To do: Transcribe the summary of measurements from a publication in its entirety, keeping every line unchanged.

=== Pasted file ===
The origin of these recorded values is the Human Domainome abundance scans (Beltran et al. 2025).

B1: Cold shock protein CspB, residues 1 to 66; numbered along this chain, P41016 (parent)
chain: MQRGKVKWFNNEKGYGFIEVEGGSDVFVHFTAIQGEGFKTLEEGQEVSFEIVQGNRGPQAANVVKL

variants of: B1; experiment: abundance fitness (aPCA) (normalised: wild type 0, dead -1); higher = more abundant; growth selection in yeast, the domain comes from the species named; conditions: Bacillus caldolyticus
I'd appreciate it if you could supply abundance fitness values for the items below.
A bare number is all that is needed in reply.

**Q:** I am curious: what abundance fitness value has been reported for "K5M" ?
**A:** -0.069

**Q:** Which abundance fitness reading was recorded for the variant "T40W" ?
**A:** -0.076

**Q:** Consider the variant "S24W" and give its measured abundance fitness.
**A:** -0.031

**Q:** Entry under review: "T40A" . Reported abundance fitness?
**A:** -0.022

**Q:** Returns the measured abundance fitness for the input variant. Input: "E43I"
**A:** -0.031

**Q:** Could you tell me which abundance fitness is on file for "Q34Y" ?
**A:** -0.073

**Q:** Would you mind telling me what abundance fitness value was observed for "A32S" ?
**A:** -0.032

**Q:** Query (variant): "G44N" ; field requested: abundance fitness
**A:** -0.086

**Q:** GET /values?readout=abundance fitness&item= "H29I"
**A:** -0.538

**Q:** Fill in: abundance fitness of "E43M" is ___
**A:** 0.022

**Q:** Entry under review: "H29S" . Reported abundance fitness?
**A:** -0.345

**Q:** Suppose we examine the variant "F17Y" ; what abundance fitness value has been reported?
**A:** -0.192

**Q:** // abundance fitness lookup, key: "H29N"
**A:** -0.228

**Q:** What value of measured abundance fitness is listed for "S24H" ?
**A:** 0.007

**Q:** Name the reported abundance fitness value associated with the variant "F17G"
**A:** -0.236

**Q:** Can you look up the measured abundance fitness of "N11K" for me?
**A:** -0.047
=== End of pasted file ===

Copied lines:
The origin of these recorded values is the Human Domainome abundance scans (Beltran et al. 2025).

B1: Cold shock protein CspB, residues 1 to 66; numbered along this chain, P41016 (parent)
chain: MQRGKVKWFNNEKGYGFIEVEGGSDVFVHFTAIQGEGFKTLEEGQEVSFEIVQGNRGPQAANVVKL

variants of: B1; experiment: abundance fitness (aPCA) (normalised: wild type 0, dead -1); higher = more abundant; growth selection in yeast, the domain comes from the species named; conditions: Bacillus caldolyticus
I'd appreciate it if you could supply abundance fitness values for the items below.
A bare number is all that is needed in reply.

**Q:** I am curious: what abundance fitness value has been reported for "K5M" ?
**A:** -0.069

**Q:** Which abundance fitness reading was recorded for the variant "T40W" ?
**A:** -0.076

**Q:** Consider the variant "S24W" and give its measured abundance fitness.
**A:** -0.031

**Q:** Entry under review: "T40A" . Reported abundance fitness?
**A:** -0.022

**Q:** Returns the measured abundance fitness for the input variant. Input: "E43I"
**A:** -0.031

**Q:** Could you tell me which abundance fitness is on file for "Q34Y" ?
**A:** -0.073

**Q:** Would you mind telling me what abundance fitness value was observed for "A32S" ?
**A:** -0.032

**Q:** Query (variant): "G44N" ; field requested: abundance fitness
**A:** -0.086

**Q:** GET /values?readout=abundance fitness&item= "H29I"
**A:** -0.538

**Q:** Fill in: abundance fitness of "E43M" is ___
**A:** 0.022

**Q:** Entry under review: "H29S" . Reported abundance fitness?
**A:** -0.345

**Q:** Suppose we examine the variant "F17Y" ; what abundance fitness value has been reported?
**A:** -0.192

**Q:** // abundance fitness lookup, key: "H29N"
**A:** -0.228

**Q:** What value of measured abundance fitness is listed for "S24H" ?
**A:** 0.007

**Q:** Name the reported abundance fitness value associated with the variant "F17G"
**A:** -0.236

**Q:** Can you look up the measured abundance fitness of "N11K" for me?
**A:** -0.047